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Heather Bell was the trading name of Baldwin & Barlow Ltd of Tow Law in County Durham. It was one of several independent operators that worked into Stanhope in the early post-war years. Services ran from Stanhope to Tow Law, Crook and Bishop Auckland, sharing a common route as far as Gate House, where Heather Bell vehicles could often be seen awaiting connections or laying-over on short workings.

The Tow Law route had originated with T Cooke of Consett and was acquired jointly with Weardale Motor Services in 1939. The Crook service was a joint operation with Weardale Motor Services and Safety Coach Service dating back to 1926. The Bishop Auckland service ran via Fir Tree over what later became Weardale Motor Service's 'direct' route. Heather Bell also ran between Bishop Auckland and Tow Law via Crook after the rail service was cut-back to Crook in 1962. Indeed the willingness to operate such additional services (which in the event proved to be unprofitable) is believed to be the principle reason for the company's decision to pull out of stage carriage work in the early sixties.

In addition to stage carriage services, a large number of colliery, works and school contracts were operated. The company held the lion's share of the Wolsingham Grammar School contract, which was to become a key element of latter day Weardale operations. It required several vehicles, which could be seen parked up in Wolsingham Market Place during school hours. The company sold its stage services to Weardale Motor Services in 1962 but continued to operated on a private hire basis until the late sixties and possibly longer.

The fleet was predominantly heavy weight and, for most of its life, consisting almost entirely of coaches. By 1954, it had grown to ten vehicles - six Leyland Tigers, three AEC Regals and the solitary Austin FWY 498 illustrated here in Bishop Auckland. An unusual second-hand acquisition from a West Yorkshire operator in 1958, the Austin appears to have spent most of its time on the Stanhope-Tow Law run. The source image was black & white print from an unknown photographer (15-Sep-09).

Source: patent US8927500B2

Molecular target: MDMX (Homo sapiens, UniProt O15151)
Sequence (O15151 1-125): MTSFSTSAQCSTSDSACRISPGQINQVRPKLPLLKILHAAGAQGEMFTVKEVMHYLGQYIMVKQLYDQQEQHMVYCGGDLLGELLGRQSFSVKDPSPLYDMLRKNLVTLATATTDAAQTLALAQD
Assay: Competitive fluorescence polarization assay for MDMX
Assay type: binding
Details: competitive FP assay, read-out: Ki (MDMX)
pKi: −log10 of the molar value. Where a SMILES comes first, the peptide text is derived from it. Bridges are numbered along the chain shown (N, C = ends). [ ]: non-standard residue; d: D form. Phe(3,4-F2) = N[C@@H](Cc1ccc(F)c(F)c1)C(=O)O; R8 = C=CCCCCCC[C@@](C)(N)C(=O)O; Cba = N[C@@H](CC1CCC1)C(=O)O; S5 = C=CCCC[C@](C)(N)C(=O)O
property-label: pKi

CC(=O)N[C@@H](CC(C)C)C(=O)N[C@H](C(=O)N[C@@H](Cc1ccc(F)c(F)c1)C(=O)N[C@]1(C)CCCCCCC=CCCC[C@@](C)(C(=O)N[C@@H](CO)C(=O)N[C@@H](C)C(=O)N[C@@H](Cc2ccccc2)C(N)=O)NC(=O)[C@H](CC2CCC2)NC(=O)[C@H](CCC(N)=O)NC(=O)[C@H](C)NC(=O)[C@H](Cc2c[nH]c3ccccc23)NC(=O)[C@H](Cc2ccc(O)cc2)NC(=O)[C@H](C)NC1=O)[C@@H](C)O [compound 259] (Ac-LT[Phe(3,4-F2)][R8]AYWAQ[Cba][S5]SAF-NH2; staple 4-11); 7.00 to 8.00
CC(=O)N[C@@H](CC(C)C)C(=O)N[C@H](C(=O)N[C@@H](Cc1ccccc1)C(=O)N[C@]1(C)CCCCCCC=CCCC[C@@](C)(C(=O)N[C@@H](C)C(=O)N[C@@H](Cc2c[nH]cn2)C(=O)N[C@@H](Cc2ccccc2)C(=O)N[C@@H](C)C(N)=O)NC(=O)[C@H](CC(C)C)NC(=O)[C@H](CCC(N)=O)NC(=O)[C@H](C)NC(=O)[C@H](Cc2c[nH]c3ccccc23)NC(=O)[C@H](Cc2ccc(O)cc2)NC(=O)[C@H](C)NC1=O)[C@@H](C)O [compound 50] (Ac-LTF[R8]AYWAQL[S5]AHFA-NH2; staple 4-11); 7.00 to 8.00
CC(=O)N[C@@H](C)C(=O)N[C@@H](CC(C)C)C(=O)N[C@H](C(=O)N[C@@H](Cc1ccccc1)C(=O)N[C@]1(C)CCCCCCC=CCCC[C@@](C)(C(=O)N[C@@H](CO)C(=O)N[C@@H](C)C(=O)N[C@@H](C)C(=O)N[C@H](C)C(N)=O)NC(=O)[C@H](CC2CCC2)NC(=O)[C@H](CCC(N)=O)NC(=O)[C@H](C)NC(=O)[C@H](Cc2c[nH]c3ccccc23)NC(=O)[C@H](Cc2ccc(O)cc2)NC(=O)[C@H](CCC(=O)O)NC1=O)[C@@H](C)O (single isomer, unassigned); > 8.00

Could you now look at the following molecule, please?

STRICTLY COPYRIGHT: You may download a copy of any image for your personal use, but it would be an offence to remove the copyright information or to post it elsewhere without the express permission of the copyright owner.

Tags:   Heather Bell Austin CXB Plaxton digitally coloured

N 4 B 3.5K C 0 E Apr 16, 2011 F Apr 16, 2011
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When I first came across West Coast Motors, I was immediately struck by the similarity of its livery to that of Weardale Motor Services - notwithstanding the cream rather than white roof (a subtle difference given the tendency of white to discolour over time, at least on photographic material).

That similarity is reinforced by this fictional representation based on Heather Bell's FWY 498 laying over between workings on a service that subsequently passed to Weardale. As far as I can determine, West Coast didn't operate any Austins but I would like to think that this image captures the character of Scottish independent bus operators generally.

As for West Coast Motors, its excellent web site tells me that the name was first used in 1922 but the company's roots date back to 1916. Not only does it survive today but it seems to have gone from strength to strength over recent years. To quote the website: "Since the inception of the business West Coast Motors has remained privately owned by the Craig family and from modest beginnings in the early 1920s, the fleet has grown to an impressive total of 135 buses and coaches, five vans used for Post Office contracts and approximately 286 employees" (02-Nov-09).

STRICTLY COPYRIGHT: You may download a copy of any image for your personal use, but it would be an offence to remove the copyright information or to post it elsewhere without the express permission of the copyright owner.

Tags:   West Coast Motors Austin CXB Plaxton